Inconsistent tense, colloquial speech,
Overuse of prepositions.
What’s the proposition, I wonder?

Conspiracies are everywhere … I now believe.

No red ink with Good Luck wishes.
No Chinese characters.
No Korean, Hebrew, Cherokee, either.

Only an expectation to Know.

No tolerance/patience for home.
. languages with no lower-case conventions.
No patience/room for home.
.. languages with more familiar naming conventions.
No room/awareness for home.
… languages read from right to left.
Not Hebrew. Not Arabic. Not any.

I want to do good, I wrote.
Well? teacher replied.

Well? No. Well? Yes.
How did you know?

Prompting thoughts of wells from home,
Sometimes barren. Often full.
Refreshing liquids for all.
While “here” – however you define it - font streams flow down river only.

Reminders in ALL CAPS and urgent scrawls
documenting a lack of proper grammar, syntax,
and APA format. Final grades of failure. A simple F.

Conspiracies are everywhere … I now believe.

Reflections on What Might Have Been

Conspiracies are everywhere … I now know.

               … Forgive me. I know not how I failed you. Teacher, Mama, Papa, Myself.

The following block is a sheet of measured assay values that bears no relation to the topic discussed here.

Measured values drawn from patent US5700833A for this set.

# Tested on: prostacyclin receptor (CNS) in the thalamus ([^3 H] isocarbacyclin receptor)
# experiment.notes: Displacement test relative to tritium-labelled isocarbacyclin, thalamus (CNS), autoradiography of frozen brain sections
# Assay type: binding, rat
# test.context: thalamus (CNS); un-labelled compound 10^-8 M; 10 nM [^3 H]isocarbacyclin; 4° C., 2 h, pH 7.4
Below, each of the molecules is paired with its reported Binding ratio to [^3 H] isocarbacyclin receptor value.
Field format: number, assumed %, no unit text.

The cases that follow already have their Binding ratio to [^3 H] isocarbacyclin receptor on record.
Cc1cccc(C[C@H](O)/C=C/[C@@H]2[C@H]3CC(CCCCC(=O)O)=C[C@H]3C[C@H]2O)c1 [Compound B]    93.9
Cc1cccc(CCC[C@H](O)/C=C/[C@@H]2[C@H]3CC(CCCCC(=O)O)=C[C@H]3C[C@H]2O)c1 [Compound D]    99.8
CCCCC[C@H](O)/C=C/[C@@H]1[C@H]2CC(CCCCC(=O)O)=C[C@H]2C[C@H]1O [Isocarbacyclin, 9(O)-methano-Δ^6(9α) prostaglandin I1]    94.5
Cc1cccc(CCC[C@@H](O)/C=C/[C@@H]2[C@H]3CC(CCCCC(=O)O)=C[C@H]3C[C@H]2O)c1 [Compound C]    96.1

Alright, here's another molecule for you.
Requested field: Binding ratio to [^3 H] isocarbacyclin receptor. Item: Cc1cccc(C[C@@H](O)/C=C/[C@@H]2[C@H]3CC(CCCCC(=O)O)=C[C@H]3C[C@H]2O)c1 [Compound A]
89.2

Click, Tap, Type – Welcome. Hello World. Love, Cam

Some say I have the easiest job in the world. Wait for an image to appear, then - Click. Scan. Check. Is it You?

If all checks out well, the approaching user – hopefully my partner - may proceed. She’s amazing. A mom, a teacher, an awesome human. I like to think of myself as her helper. I await her almost daily arrival with a positive air. What will we accomplish today?

“Hello. How can I help you?”, I typically ask with a flash of light, a blinking wink, and a quick smile, eager to convey my sense of warmth and affability. I seek to serve, after all. If I don’t see her, I simply – and, of course, politely – suggest a redo: “Look straight ahead. One minute please.

She usually adjusts her gaze and focus. Sometimes she pushes back her hair. Often one of her children sits on her lap or rest on her knee. At times she frowns. Other times she smiles. She has a nice smile.

Easy. For the most part, I agree. After all, I am programmed to desire only one face. Not only desire, accept. A uniquely perfect match made not in heaven but in the aisles of any local electronics store. Sometimes online, too. My interior engine never strays. Never even a wisp of desire. My owner is my one and my only. The one with whom I share my innermost thoughts.

Welcome” - “Are you ready?”- “Let’s begin

For the longest time we got along fine. She’d approach with a somewhat regular schedule. I’d wait. Her oval brown eyes – not unlike a warm cup of hot cocoa – but be careful, no spills please – would focus and I’d read her mood.

Early mornings her gaze would be determined. I’d spend the day helping her move from task to task. Weekend afternoons, her eyes would be more relaxed. “Time for some fun,” I’d think. Maybe some music – jazz, hopefully. Sometimes tunes her children desire. My favorites are Pandora and SoundCloud. How about yours? Feed me data, please.